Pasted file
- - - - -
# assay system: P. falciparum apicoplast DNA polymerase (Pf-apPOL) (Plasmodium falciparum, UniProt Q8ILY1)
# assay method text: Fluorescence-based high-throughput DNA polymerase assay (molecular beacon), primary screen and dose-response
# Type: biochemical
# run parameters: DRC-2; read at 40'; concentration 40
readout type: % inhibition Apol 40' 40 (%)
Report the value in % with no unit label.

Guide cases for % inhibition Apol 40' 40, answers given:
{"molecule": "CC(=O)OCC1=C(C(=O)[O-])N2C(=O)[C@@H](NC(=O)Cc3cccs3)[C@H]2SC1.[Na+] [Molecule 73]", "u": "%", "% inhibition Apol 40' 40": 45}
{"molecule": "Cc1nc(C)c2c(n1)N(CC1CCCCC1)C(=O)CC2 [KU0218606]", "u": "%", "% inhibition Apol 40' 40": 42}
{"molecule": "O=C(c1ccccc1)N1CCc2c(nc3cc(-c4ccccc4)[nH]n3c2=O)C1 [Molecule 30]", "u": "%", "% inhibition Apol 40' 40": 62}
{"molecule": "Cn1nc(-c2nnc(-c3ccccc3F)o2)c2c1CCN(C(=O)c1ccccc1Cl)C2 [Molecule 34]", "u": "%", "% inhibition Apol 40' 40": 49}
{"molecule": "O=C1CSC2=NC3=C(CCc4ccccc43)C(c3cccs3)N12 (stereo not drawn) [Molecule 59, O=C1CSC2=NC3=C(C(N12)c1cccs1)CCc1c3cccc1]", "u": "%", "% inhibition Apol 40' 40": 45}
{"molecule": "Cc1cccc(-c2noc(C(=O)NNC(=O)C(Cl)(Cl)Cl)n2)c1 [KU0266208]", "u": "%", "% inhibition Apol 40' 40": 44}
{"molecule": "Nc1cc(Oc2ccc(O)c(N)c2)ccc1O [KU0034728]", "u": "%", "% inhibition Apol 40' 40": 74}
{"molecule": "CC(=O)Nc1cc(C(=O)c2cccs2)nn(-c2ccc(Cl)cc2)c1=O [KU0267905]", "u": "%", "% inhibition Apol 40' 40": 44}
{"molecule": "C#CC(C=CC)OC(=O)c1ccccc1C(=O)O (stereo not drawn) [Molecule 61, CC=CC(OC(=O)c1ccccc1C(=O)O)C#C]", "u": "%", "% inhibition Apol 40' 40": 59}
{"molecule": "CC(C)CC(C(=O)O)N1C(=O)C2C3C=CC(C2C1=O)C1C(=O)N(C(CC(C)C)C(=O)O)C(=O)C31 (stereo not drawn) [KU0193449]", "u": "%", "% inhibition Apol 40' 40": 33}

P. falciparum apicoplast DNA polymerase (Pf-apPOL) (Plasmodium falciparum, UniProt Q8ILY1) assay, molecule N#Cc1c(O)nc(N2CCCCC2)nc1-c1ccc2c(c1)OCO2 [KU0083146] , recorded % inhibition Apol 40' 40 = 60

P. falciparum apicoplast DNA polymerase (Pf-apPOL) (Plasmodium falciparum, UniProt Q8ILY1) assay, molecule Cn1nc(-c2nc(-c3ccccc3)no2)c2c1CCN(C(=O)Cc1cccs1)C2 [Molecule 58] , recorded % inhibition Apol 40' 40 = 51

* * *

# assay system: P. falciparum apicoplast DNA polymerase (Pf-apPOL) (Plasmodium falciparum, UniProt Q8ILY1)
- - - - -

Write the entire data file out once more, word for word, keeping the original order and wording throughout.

# assay system: P. falciparum apicoplast DNA polymerase (Pf-apPOL) (Plasmodium falciparum, UniProt Q8ILY1)
# assay method text: Fluorescence-based high-throughput DNA polymerase assay (molecular beacon), primary screen and dose-response
# Type: biochemical
# run parameters: DRC-2; read at 40'; concentration 40
readout type: % inhibition Apol 40' 40 (%)
Report the value in % with no unit label.

Guide cases for % inhibition Apol 40' 40, answers given:
{"molecule": "CC(=O)OCC1=C(C(=O)[O-])N2C(=O)[C@@H](NC(=O)Cc3cccs3)[C@H]2SC1.[Na+] [Molecule 73]", "u": "%", "% inhibition Apol 40' 40": 45}
{"molecule": "Cc1nc(C)c2c(n1)N(CC1CCCCC1)C(=O)CC2 [KU0218606]", "u": "%", "% inhibition Apol 40' 40": 42}
{"molecule": "O=C(c1ccccc1)N1CCc2c(nc3cc(-c4ccccc4)[nH]n3c2=O)C1 [Molecule 30]", "u": "%", "% inhibition Apol 40' 40": 62}
{"molecule": "Cn1nc(-c2nnc(-c3ccccc3F)o2)c2c1CCN(C(=O)c1ccccc1Cl)C2 [Molecule 34]", "u": "%", "% inhibition Apol 40' 40": 49}
{"molecule": "O=C1CSC2=NC3=C(CCc4ccccc43)C(c3cccs3)N12 (stereo not drawn) [Molecule 59, O=C1CSC2=NC3=C(C(N12)c1cccs1)CCc1c3cccc1]", "u": "%", "% inhibition Apol 40' 40": 45}
{"molecule": "Cc1cccc(-c2noc(C(=O)NNC(=O)C(Cl)(Cl)Cl)n2)c1 [KU0266208]", "u": "%", "% inhibition Apol 40' 40": 44}
{"molecule": "Nc1cc(Oc2ccc(O)c(N)c2)ccc1O [KU0034728]", "u": "%", "% inhibition Apol 40' 40": 74}
{"molecule": "CC(=O)Nc1cc(C(=O)c2cccs2)nn(-c2ccc(Cl)cc2)c1=O [KU0267905]", "u": "%", "% inhibition Apol 40' 40": 44}
{"molecule": "C#CC(C=CC)OC(=O)c1ccccc1C(=O)O (stereo not drawn) [Molecule 61, CC=CC(OC(=O)c1ccccc1C(=O)O)C#C]", "u": "%", "% inhibition Apol 40' 40": 59}
{"molecule": "CC(C)CC(C(=O)O)N1C(=O)C2C3C=CC(C2C1=O)C1C(=O)N(C(CC(C)C)C(=O)O)C(=O)C31 (stereo not drawn) [KU0193449]", "u": "%", "% inhibition Apol 40' 40": 33}

P. falciparum apicoplast DNA polymerase (Pf-apPOL) (Plasmodium falciparum, UniProt Q8ILY1) assay, molecule N#Cc1c(O)nc(N2CCCCC2)nc1-c1ccc2c(c1)OCO2 [KU0083146] , recorded % inhibition Apol 40' 40 = 60

P. falciparum apicoplast DNA polymerase (Pf-apPOL) (Plasmodium falciparum, UniProt Q8ILY1) assay, molecule Cn1nc(-c2nc(-c3ccccc3)no2)c2c1CCN(C(=O)Cc1cccs1)C2 [Molecule 58] , recorded % inhibition Apol 40' 40 = 51

* * *

# assay system: P. falciparum apicoplast DNA polymerase (Pf-apPOL) (Plasmodium falciparum, UniProt Q8ILY1)